Saturday, December 22, 2012

I know him; Marley's Ghost!

Last year, I showed you this remarkable
Christmas Wreath
by 



Isn't it glorious?

Well, I wanted something similar.

With less bone
and
more brass.
But the same notion
of capturing
the authentic flavour
of Dicken's 
Christmas Carol.

And accepting that part of Christmas;
is the telling of ghost stories
the wickedness of Krampus,
and the certain knowledge
that hearth and home
is the best place to be.

Here is my effort.


Not as glorious, I know.
But it did only cost me only $2 for the materials
(I can be a bit of a Scrooge
where crafting materials
is concerned)
and he is wearing his spectacles
on his forehead.

Bah! Humbug!

Way back in 
August
I wanted to enter a competition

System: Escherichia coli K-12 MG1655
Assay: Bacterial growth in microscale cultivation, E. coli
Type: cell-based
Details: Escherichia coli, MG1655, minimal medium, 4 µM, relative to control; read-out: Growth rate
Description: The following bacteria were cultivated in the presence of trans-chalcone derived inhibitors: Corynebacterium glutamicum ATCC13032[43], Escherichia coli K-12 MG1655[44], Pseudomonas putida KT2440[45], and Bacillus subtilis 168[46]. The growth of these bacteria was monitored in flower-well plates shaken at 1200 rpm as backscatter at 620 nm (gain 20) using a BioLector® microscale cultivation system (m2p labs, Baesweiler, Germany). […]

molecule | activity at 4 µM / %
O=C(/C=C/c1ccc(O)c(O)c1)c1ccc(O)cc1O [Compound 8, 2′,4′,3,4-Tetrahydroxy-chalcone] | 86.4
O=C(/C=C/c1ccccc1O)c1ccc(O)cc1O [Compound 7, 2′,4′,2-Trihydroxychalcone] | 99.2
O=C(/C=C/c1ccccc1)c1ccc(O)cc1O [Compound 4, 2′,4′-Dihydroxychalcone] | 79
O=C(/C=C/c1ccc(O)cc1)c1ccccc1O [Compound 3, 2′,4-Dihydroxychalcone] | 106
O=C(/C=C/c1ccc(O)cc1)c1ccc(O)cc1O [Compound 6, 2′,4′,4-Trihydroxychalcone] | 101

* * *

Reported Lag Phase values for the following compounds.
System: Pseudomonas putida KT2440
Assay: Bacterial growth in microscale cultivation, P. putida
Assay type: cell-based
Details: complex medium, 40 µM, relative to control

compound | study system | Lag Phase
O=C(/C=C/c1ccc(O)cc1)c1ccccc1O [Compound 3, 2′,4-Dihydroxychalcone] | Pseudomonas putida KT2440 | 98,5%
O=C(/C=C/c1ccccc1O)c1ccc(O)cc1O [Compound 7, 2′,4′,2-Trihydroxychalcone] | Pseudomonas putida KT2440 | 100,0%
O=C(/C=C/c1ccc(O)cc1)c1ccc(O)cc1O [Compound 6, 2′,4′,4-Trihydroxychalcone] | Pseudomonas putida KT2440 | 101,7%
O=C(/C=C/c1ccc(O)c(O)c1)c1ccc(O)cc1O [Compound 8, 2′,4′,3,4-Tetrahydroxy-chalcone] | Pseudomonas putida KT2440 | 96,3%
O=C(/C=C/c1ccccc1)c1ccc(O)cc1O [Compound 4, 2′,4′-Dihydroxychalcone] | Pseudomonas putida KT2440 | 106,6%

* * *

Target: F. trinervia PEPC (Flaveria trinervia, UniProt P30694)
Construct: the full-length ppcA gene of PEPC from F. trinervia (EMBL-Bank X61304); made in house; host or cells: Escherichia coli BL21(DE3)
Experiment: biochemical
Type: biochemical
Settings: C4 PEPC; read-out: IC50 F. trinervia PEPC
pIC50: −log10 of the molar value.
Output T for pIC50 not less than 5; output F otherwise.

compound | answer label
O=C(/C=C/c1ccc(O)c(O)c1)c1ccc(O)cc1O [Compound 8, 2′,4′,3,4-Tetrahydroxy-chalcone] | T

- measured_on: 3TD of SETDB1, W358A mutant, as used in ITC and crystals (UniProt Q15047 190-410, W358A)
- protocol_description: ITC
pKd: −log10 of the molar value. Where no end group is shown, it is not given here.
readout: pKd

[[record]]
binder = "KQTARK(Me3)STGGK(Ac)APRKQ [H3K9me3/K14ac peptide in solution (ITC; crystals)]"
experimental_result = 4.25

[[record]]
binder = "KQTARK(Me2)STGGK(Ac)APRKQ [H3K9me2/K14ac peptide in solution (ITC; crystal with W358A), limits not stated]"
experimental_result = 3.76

hosted by the wonderful
Monster Kookies
whose fabulous steampunk creations

The contest was to design 
or create something
inspired by her polymer clay figures.

Well, I got sidetracked
and I made this, instead.


However,
 just in time for Christmas
I finally finished my 
Steampunk Bird!


Inspired by
Monster Kookies
wonderful


and influenced by
smexy
Russell Crow.


I made my clockwork
Nice-o-meter Finch..


On one side, a gaudy brass
clockwork finch.


On the other,
buttons  and a gauge 
to measure if you've been
naughty or nice!

(Yes, the key turns!
You have to make the
key-turning noise, though.)


It's made from one of those
little feather covered
Dollar Tree birds.
I removed the feathers,
added a new bill.
(Or beak?)
Embellished and gilded
and generally had fun with glue 
and bits and pieces.

Here he is on my tree.


Pick him up,
and he'll tell you if you've been
naughty or nice.

Want to risk it?








Thursday, December 20, 2012

The Magical, Mysterious Mantelpiece.


 Here, at last
is the faux fireplace
assembled in the 
Steampunk Study.


A blank space.
Nothing here but the
Ugly Wallpaper
and the 
Nasty Paint.


Then, the fireback.
Literally, a piece of drywall,
mounted with a Halloween skull
 propped against the wall.